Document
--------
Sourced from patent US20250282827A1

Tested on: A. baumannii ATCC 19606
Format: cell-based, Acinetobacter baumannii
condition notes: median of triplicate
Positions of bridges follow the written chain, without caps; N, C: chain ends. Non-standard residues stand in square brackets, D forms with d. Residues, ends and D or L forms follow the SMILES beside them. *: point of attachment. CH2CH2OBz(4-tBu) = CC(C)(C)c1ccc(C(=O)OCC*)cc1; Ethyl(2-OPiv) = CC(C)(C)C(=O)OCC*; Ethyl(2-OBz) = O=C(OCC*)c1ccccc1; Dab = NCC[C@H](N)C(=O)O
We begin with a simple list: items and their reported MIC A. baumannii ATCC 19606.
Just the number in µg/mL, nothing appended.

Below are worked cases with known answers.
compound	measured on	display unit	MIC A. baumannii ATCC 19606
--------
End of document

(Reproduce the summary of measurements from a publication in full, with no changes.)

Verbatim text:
Sourced from patent US20250282827A1

Tested on: A. baumannii ATCC 19606
Format: cell-based, Acinetobacter baumannii
condition notes: median of triplicate
Positions of bridges follow the written chain, without caps; N, C: chain ends. Non-standard residues stand in square brackets, D forms with d. Residues, ends and D or L forms follow the SMILES beside them. *: point of attachment. CH2CH2OBz(4-tBu) = CC(C)(C)c1ccc(C(=O)OCC*)cc1; Ethyl(2-OPiv) = CC(C)(C)C(=O)OCC*; Ethyl(2-OBz) = O=C(OCC*)c1ccccc1; Dab = NCC[C@H](N)C(=O)O
We begin with a simple list: items and their reported MIC A. baumannii ATCC 19606.
Just the number in µg/mL, nothing appended.

Below are worked cases with known answers.
compound	measured on	display unit	MIC A. baumannii ATCC 19606